Big Brother 15’s young houseguests: Rachel Reilly’s sister, no returnees

Big Brother 15‘s houseguests have been revealed, and there are 16 people, nearly all of whom are in their 20s and white. As Julie Chen had already promised, there are no returnees, but because a season without a connection to Rachel Reilly is not a season of the show, her sister, Elissa Slater, has been cast.

The cast is very young: mostly in their 20s, with only three people in their 30s (the oldest is 37; the other two are 31 and 32; last year’s smaller cast had two people in their 40s). While I don’t want to identify people’s ethnicity based on photos alone, let’s just say that 13 of the 16 cast members appear to be so white, mayonnaise may file a plagiarism lawsuit.

The press release identifies only hometowns, but there’s more diversity in those and their professions: houseguests come from across the country, and occupations range from professor to youth counselor, railroad conductor to pediatric speech therapist, political consultant to pizza delivery boy.

CBS’ web site features interviews with each cast member conducted by that ass Jeff Schroeder, so I won’t be watching those. Plus, it’s more fun meeting them on episode one when they pretend to be surprised by receiving a key, and shout their overly coached introductions.

Big Brother is almost upon us yet again. Brace yourselves.

The Sing-Off loses its star

Ben Folds

NBC's super-fun December a capella singing competition The Sing-Off is returning, but without its star judge, Ben Folds, and only as a two-hour special. Those are really depressing changes for a series that proved itself to be a super-fun show when it returned last December.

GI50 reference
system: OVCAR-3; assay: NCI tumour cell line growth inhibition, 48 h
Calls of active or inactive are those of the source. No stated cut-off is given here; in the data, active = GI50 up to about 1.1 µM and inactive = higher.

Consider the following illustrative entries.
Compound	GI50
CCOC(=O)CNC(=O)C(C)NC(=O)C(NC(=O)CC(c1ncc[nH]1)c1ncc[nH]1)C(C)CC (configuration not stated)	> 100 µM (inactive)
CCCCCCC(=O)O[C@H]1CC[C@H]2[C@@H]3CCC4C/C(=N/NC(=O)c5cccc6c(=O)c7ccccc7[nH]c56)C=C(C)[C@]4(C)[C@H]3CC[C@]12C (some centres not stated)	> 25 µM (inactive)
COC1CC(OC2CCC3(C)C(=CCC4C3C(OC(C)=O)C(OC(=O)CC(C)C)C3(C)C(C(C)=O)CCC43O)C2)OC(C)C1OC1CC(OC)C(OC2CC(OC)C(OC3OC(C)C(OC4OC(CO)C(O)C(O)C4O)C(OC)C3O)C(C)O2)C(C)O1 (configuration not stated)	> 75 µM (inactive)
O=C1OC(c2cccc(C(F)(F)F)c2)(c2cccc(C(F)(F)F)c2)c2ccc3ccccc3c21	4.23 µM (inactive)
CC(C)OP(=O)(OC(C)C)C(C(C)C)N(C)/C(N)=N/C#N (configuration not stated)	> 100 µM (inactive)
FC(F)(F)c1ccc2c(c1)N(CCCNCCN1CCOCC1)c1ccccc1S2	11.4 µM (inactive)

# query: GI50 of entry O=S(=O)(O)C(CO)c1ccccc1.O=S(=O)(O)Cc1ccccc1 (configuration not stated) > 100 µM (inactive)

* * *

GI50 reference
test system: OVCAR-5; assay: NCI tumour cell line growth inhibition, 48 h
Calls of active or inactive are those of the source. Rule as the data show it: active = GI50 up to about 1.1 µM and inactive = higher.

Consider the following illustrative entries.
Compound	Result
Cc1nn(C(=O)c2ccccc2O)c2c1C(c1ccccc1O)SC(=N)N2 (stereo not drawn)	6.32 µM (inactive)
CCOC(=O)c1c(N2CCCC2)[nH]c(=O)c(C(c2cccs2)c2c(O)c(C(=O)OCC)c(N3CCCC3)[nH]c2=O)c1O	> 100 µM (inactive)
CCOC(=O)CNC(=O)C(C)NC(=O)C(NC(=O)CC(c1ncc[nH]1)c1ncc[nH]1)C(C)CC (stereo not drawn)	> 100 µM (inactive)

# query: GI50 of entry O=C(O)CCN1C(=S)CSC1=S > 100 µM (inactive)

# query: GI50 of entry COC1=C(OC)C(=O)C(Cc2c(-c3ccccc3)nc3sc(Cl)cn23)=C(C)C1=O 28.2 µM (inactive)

A film director talks about becoming a reality TV character

Anna Martemucci

What is it like to have your life turned into reality TV? Director Anna Martemucci, one of the two directors featured on Starz' exceptional reality series, talks about that, the competition, and her collaboration with her husband and brother-in-law.

Plus: How the show's producers tried to keep the $250,000 competition fair.

about the writer

Andy Dehnart is a journalist who has covered reality television for more than 15 years and created reality blurred in 2000. A member of the Television Critics Association, his writing and criticism about television, culture, and media has appeared on NPR and in Playboy, Buzzfeed, and many other publications. Andy, 36, also directs the journalism program at Stetson University in Florida, where he teaches creative nonfiction and journalism. He has an M.F.A. in nonfiction writing and literature from Bennington College. More about reality blurred and Andy.